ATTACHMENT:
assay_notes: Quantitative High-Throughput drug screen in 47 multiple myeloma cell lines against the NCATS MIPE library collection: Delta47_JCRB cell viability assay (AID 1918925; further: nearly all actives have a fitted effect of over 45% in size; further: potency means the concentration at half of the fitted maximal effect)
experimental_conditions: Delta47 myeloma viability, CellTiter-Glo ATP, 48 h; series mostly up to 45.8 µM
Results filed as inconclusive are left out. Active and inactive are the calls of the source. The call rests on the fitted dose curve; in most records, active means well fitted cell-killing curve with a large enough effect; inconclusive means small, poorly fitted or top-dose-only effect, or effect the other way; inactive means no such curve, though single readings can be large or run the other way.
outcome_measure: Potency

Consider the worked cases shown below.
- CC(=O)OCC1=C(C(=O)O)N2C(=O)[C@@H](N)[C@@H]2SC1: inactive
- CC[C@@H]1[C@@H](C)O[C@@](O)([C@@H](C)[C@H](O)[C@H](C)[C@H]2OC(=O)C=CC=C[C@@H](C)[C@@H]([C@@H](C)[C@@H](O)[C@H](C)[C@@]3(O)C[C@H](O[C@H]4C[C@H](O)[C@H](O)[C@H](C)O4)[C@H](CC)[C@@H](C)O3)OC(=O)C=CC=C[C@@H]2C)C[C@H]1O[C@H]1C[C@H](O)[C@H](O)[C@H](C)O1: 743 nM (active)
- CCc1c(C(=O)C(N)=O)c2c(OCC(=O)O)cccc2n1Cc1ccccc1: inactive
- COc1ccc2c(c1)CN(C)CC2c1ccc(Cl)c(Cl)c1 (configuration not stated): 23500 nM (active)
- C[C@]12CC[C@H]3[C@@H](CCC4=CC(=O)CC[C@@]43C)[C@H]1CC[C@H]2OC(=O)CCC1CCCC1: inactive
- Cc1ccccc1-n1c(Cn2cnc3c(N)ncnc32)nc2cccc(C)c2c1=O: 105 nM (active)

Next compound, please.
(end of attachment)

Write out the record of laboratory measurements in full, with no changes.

assay_notes: Quantitative High-Throughput drug screen in 47 multiple myeloma cell lines against the NCATS MIPE library collection: Delta47_JCRB cell viability assay (AID 1918925; further: nearly all actives have a fitted effect of over 45% in size; further: potency means the concentration at half of the fitted maximal effect)
experimental_conditions: Delta47 myeloma viability, CellTiter-Glo ATP, 48 h; series mostly up to 45.8 µM
Results filed as inconclusive are left out. Active and inactive are the calls of the source. The call rests on the fitted dose curve; in most records, active means well fitted cell-killing curve with a large enough effect; inconclusive means small, poorly fitted or top-dose-only effect, or effect the other way; inactive means no such curve, though single readings can be large or run the other way.
outcome_measure: Potency

Consider the worked cases shown below.
- CC(=O)OCC1=C(C(=O)O)N2C(=O)[C@@H](N)[C@@H]2SC1: inactive
- CC[C@@H]1[C@@H](C)O[C@@](O)([C@@H](C)[C@H](O)[C@H](C)[C@H]2OC(=O)C=CC=C[C@@H](C)[C@@H]([C@@H](C)[C@@H](O)[C@H](C)[C@@]3(O)C[C@H](O[C@H]4C[C@H](O)[C@H](O)[C@H](C)O4)[C@H](CC)[C@@H](C)O3)OC(=O)C=CC=C[C@@H]2C)C[C@H]1O[C@H]1C[C@H](O)[C@H](O)[C@H](C)O1: 743 nM (active)
- CCc1c(C(=O)C(N)=O)c2c(OCC(=O)O)cccc2n1Cc1ccccc1: inactive
- COc1ccc2c(c1)CN(C)CC2c1ccc(Cl)c(Cl)c1 (configuration not stated): 23500 nM (active)
- C[C@]12CC[C@H]3[C@@H](CCC4=CC(=O)CC[C@@]43C)[C@H]1CC[C@H]2OC(=O)CCC1CCCC1: inactive
- Cc1ccccc1-n1c(Cn2cnc3c(N)ncnc32)nc2cccc(C)c2c1=O: 105 nM (active)

Next compound, please.